SWWIM publishes, celebrates, & promotes women, women-identifying & Femme-presenting writers through a Miami-based reading series & the online poetry journal SWWIM Every Day.

The Strangers Were Poets

I remember sleeping with the Ballad for Metka

Krasovec over my head for years in Florida, white

cover with people crowded together

and their ghosts above their black print selves,

pink too like shells, book small enough

to hold comfortably in a hand,

the ballad singing over my head all night

long, while I slept close to the floor, train

shaking as if trying to rouse me.

I remember shaking Tomaz Salamun’s

hand in St. Marks, I’d asked strangers

in the dark, where is St. Mark’s, laughing

because they’d been to St. Mark’s

or wanted to go but couldn’t,

or we asked strangers on the street

where is Tomaz Salamun

reading, and the strangers were poets

or lovers of poetry, and pointed us

toward St. Marks, their arms raised

like parentheses, like waves, but it was

almost over, and this was clear when we

arrived, and everyone stood in one of many

little circles, a large medieval door

shut. It was over. Dejected,

I climbed stairs to another floor,

down a hall, a restroom where I

stood in front of the glass examining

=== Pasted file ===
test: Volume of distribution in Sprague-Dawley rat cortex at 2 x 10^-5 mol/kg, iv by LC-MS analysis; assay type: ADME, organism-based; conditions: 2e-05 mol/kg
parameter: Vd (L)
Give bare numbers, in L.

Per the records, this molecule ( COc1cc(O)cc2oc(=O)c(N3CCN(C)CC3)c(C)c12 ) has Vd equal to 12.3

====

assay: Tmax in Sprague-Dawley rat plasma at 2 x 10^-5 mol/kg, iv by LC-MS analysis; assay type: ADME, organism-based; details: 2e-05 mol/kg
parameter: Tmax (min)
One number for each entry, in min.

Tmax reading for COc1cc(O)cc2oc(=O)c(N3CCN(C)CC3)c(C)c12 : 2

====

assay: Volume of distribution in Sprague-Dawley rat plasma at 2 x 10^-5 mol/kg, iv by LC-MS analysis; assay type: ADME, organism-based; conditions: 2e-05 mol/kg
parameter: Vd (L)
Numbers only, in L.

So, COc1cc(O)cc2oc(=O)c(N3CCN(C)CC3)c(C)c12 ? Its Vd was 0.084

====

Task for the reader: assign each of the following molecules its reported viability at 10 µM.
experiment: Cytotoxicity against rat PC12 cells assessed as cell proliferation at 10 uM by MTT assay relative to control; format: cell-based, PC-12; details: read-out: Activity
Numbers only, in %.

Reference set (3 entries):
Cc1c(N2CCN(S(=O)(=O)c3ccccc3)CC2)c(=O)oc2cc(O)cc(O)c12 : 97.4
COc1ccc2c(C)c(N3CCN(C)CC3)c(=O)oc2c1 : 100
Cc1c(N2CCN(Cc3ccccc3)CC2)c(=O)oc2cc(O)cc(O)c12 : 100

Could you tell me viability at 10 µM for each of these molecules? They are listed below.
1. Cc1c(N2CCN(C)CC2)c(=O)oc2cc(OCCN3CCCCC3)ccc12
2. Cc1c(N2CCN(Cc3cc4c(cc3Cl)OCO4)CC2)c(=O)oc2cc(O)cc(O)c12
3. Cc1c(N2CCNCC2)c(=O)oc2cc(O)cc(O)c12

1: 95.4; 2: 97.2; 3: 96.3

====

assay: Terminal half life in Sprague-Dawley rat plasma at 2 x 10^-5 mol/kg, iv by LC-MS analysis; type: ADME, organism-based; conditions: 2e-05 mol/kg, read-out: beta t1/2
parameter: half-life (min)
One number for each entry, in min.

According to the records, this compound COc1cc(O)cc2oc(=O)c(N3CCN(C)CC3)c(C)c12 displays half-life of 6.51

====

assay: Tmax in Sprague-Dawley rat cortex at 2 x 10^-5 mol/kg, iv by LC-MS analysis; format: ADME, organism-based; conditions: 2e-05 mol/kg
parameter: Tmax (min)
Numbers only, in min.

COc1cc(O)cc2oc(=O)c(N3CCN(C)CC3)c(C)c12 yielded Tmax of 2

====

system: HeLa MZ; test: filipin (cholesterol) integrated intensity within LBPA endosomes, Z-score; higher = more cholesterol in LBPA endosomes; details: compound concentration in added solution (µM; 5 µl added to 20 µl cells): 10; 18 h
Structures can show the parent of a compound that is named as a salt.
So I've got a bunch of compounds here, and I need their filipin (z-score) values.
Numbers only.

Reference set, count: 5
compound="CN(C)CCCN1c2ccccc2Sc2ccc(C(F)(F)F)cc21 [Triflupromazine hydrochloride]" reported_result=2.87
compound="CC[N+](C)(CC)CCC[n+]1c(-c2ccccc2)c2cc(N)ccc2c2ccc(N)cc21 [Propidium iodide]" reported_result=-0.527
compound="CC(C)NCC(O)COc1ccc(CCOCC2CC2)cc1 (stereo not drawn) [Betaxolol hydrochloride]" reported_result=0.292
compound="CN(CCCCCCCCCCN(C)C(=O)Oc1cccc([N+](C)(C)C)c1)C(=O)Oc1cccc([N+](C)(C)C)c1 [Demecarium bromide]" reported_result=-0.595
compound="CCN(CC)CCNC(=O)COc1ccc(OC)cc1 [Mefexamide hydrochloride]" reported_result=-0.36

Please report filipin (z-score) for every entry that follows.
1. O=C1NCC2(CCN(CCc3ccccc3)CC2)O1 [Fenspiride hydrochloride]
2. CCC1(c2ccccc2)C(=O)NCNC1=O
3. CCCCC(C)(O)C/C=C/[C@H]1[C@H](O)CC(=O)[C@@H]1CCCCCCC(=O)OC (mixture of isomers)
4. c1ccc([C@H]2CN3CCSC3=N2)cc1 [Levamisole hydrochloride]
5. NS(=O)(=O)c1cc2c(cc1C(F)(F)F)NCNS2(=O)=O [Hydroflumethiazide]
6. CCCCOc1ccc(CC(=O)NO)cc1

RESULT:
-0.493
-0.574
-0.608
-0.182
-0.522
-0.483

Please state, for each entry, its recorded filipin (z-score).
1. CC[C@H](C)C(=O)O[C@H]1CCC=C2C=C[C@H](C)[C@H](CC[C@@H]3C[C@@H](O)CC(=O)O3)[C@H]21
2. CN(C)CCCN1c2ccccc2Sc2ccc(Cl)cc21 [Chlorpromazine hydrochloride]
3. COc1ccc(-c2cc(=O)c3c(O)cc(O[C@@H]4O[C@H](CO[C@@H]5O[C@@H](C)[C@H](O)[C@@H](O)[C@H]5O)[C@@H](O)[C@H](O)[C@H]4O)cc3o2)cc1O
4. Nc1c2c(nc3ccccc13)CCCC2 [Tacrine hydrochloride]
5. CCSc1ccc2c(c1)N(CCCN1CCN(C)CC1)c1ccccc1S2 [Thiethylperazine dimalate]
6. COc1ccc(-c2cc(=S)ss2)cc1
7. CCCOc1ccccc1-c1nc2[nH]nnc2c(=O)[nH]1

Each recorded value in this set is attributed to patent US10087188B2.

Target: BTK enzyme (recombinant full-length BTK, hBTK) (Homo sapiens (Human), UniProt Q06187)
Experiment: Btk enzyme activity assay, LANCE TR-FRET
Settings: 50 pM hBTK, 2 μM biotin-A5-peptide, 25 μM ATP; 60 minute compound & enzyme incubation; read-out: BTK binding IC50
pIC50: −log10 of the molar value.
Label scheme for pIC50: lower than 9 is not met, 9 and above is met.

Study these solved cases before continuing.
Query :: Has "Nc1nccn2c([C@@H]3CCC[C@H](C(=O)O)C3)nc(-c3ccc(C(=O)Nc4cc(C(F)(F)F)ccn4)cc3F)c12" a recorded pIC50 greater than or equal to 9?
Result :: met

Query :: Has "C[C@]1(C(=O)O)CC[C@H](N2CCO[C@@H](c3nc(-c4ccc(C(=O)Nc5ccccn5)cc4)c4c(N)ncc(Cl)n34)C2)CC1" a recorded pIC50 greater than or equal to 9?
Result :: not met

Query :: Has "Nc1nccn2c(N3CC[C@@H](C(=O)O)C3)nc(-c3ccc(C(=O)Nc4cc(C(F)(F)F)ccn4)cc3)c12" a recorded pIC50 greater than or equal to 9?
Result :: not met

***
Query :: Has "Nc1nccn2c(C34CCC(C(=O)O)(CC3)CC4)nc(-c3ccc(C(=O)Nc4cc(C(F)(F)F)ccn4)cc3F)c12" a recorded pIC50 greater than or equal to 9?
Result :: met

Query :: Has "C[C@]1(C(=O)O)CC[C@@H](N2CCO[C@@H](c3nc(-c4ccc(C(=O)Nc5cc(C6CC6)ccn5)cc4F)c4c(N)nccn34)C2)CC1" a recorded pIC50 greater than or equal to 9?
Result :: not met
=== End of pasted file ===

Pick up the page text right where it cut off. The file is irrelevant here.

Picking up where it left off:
my face, my newly shorn

hair, and Teresa ran in, Hurry,

Hurry, she cried. Simen is holding

Tomaz Salamun hostage downstairs.

Simen said he can’t leave until

he meets you. She loves you, Simen said

to Tomaz Salamun, as if this would convince

him to stay until I ran out the bathroom door,

down the stairs, into the vast hall

to find Simen from Sweden

by way of Norway who doesn’t even like

people all that much, holding Tomaz

Salamun hostage for me because

I’d said I loved him. Like the cold

spark in a violet on a winter sill,

alive and unexpected. I remember

my hand in Tomaz Salamun’s, like a hand but

also like bread rising around

my hand, warm, tremendously

comforting, Who are you,

he asked, who are you?

Kelle Groom’s four poetry collections include Spill, Five Kingdoms, Luckily (Anhinga Press), and Underwater City (University Press of Florida). Her memoir, I Wore the Ocean in the Shape of a Girl (Simon & Schuster), is a B&N Discover pick and NYTBR Editor's Choice. Her work has appeared in American Poetry Review, Best American Poetry, The New Yorker, New York Times, Ploughshares, and Poetry. She teaches in the MFA Program at Sierra Nevada College, Lake Tahoe.


this country will require you to be magical then attempt to burn you for being a witch